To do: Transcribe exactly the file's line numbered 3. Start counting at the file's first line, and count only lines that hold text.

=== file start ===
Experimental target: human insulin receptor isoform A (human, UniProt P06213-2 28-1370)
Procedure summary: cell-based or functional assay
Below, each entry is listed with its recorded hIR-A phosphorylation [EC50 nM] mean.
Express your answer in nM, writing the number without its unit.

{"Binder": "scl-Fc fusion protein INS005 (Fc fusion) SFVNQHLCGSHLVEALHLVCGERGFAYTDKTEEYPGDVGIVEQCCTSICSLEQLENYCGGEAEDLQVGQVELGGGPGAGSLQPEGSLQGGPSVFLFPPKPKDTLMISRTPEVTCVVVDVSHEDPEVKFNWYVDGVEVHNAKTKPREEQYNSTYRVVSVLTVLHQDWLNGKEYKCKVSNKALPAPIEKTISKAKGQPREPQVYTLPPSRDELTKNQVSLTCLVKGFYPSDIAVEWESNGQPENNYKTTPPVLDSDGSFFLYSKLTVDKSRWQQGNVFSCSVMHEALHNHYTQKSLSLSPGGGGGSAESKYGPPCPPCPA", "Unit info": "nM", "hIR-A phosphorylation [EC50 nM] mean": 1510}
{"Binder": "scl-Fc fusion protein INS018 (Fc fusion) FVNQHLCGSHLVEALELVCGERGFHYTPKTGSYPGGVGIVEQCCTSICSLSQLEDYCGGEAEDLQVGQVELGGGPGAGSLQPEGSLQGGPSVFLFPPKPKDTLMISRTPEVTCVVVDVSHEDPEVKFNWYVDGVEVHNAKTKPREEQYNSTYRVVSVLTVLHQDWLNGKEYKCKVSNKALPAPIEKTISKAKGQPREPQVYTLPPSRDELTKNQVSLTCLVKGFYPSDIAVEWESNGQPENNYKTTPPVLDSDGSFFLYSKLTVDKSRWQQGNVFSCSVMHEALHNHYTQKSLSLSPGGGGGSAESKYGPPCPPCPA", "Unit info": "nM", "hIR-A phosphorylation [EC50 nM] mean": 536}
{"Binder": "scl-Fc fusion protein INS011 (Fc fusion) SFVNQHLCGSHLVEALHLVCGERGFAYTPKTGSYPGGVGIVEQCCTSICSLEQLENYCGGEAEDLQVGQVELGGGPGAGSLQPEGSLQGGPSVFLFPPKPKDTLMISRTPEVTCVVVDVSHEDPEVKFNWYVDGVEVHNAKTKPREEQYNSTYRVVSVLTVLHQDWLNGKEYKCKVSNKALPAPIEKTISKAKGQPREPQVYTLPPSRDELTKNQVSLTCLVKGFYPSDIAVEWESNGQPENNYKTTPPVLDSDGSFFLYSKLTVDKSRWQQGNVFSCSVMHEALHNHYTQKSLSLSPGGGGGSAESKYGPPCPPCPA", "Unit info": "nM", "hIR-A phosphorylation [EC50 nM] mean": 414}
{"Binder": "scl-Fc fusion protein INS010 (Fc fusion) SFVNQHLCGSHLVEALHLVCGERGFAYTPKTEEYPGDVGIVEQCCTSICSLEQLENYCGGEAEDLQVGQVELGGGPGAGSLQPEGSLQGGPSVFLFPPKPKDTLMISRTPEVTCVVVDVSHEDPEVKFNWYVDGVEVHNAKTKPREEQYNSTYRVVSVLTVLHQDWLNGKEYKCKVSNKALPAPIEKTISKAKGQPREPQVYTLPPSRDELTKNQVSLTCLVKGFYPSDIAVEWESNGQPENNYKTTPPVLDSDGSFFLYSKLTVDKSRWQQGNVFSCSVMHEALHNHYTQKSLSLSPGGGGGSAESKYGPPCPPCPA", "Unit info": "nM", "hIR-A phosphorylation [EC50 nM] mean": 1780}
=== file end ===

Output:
Below, each entry is listed with its recorded hIR-A phosphorylation [EC50 nM] mean.